A study recently published in the Journal of Environmental Quality by a team from Cornell University and the University of Illinois-Urbana found that tile drainage systems in upper Mississippi farmlands – from southwest Minnesota to Iowa, Illinois, Indiana and Ohio – are the biggest contributors of nitrogen runoff into the Gulf.
That runoff has been identified as a major contributor to “seasonal hypoxia” or dead zones in which nitrogen fertilized algae blooms, depletes oxygen and suffocates other life forms over thousands of square miles each summer.
“Given the pivotal role of tile drainage in transporting fertilizer nitrogen from agricultural fields to streams and rivers, we need to consider some form of regulation if we expect to reverse hypoxia in the Gulf of Mexico,” said Laurie Drinkwater, associate professor of horticulture and co-author of the paper.
To estimate nitrogen inputs and outputs, the researchers constructed a database that spanned from 1997 to 2006 and included data on crops, livestock, fertilizer, human populations and other information for 1,768 counties. The database also included nitrate concentrations and their flow into streams and rivers from 153. Computer modeling revealed that the dominant source of nitrogen loss into the Mississippi came from fertilized cornfields on tile-drained watersheds in the upper Mississippi River basin.
Drinkwater said solutions include installing wetlands in areas where tiles drain to filter the water and fertilizing fields in the spring instead of the fall. Also, she added, “we know that we are losing nitrogen in the period between cash crops when nothing is growing in the field. If we plant winter cover crops and diversify crop rotations, nitrogen losses could be reduced quite a lot.”
The Mississippi River basin covers 40 percent of the continental United States and is the largest producer of corn and soybeans in the world.
Mark David, a biogeochemist at the University of Illinois, is the paper's lead author. It was also co-authored by Gregory McIsaac at the University of Illinois, and was funded by the National Science Foundation.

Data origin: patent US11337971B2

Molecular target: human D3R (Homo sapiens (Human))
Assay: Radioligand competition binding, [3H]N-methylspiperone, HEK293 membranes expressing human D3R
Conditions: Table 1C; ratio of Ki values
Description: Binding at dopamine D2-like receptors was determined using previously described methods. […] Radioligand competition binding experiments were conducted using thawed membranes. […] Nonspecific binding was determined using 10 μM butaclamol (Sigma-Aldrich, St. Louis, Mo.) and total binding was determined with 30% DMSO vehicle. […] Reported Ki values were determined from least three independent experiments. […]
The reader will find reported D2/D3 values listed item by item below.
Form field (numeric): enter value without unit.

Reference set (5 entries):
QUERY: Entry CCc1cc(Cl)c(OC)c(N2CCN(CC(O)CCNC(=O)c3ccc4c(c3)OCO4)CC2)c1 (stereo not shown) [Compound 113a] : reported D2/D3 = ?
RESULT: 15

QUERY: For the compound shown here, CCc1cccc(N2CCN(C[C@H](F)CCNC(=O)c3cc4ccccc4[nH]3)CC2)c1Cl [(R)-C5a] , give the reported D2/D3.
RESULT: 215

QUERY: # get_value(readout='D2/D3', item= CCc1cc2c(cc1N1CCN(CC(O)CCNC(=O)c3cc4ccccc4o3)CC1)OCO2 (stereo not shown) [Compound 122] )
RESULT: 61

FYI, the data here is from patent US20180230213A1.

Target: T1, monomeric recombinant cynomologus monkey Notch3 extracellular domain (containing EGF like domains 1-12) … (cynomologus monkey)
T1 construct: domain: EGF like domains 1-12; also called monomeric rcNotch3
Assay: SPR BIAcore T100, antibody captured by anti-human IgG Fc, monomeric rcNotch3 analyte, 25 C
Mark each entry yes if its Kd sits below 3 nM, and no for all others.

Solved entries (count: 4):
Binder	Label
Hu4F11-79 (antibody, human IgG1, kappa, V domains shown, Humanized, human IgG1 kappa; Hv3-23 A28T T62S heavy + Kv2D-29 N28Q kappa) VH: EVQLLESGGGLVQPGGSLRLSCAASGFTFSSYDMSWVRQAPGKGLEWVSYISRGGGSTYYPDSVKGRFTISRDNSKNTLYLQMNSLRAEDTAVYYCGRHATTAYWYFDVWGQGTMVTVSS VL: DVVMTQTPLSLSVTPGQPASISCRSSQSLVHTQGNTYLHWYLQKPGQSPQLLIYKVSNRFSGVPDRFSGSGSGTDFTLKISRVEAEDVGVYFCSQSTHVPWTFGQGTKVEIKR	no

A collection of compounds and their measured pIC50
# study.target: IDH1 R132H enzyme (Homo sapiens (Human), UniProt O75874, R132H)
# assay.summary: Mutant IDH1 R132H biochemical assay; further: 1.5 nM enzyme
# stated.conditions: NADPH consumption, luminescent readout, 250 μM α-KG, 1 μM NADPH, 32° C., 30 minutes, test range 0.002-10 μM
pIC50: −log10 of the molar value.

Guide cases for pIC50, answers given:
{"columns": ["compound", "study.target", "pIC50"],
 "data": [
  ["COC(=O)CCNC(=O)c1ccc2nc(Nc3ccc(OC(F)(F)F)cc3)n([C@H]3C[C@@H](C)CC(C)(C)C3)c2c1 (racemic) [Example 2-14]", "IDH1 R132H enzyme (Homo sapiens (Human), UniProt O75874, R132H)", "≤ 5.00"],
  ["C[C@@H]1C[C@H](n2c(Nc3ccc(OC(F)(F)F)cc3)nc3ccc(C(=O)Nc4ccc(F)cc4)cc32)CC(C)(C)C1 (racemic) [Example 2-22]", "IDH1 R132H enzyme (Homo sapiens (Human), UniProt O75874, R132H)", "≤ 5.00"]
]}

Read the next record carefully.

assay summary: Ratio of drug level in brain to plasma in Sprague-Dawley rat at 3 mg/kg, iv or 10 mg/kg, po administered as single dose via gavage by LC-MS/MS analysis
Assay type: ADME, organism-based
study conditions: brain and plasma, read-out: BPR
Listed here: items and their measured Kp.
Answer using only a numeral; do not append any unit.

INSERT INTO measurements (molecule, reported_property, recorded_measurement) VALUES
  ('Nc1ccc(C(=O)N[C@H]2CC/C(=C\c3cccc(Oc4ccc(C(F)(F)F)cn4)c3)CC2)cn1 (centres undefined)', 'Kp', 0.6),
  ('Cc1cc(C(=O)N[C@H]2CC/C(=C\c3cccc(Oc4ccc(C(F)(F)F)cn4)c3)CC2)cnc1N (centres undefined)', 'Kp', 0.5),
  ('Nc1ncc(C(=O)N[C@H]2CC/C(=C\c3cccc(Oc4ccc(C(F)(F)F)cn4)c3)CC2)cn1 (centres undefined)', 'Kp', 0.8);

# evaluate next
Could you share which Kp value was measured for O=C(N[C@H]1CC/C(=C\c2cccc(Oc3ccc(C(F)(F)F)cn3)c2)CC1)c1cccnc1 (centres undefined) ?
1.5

John Carberry | Newswise Science News
Europe’s Demographic Future. Where the Regions Are Heading after a Decade of Crises
10.08.2017 | Berlin-Institut für Bevölkerung und Entwicklung
Scientists reveal source of human heartbeat in 3-D
07.08.2017 | University of Manchester
Whether you call it effervescent, fizzy, or sparkling, carbonated water is making a comeback as a beverage. Aside from quenching thirst, researchers at the University of Illinois at Urbana-Champaign have discovered a new use for these "bubbly" concoctions that will have major impact on the manufacturer of the world's thinnest, flattest, and one most useful materials -- graphene.
As graphene's popularity grows as an advanced "wonder" material, the speed and quality at which it can be manufactured will be paramount. With that in mind,...
Physicists at the University of Bonn have managed to create optical hollows and more complex patterns into which the light of a Bose-Einstein condensate flows. The creation of such highly low-loss structures for light is a prerequisite for complex light circuits, such as for quantum information processing for a new generation of computers. The researchers are now presenting their results in the journal Nature Photonics.
Light particles (photons) occur as tiny, indivisible portions. Many thousands of these light portions can be merged to form a single super-photon if they are...
For the first time, scientists have shown that circular RNA is linked to brain function. When a RNA molecule called Cdr1as was deleted from the genome of mice, the animals had problems filtering out unnecessary information – like patients suffering from neuropsychiatric disorders.
While hundreds of circular RNAs (circRNAs) are abundant in mammalian brains, one big question has remained unanswered: What are they actually good for? In the...
An experimental small satellite has successfully collected and delivered data on a key measurement for predicting changes in Earth's climate.
The Radiometer Assessment using Vertically Aligned Nanotubes (RAVAN) CubeSat was launched into low-Earth orbit on Nov. 11, 2016, in order to test new...
A study led by scientists of the Max Planck Institute for the Structure and Dynamics of Matter (MPSD) at the Center for Free-Electron Laser Science in Hamburg presents evidence of the coexistence of superconductivity and “charge-density-waves” in compounds of the poorly-studied family of bismuthates. This observation opens up new perspectives for a deeper understanding of the phenomenon of high-temperature superconductivity, a topic which is at the core of condensed matter research since more than 30 years. The paper by Nicoletti et al has been published in the PNAS.
Since the beginning of the 20th century, superconductivity had been observed in some metals at temperatures only a few degrees above the absolute zero (minus...
16.08.2017 | Event News
04.08.2017 | Event News
26.07.2017 | Event News
18.08.2017 | Life Sciences
18.08.2017 | Physics and Astronomy
18.08.2017 | Materials Sciences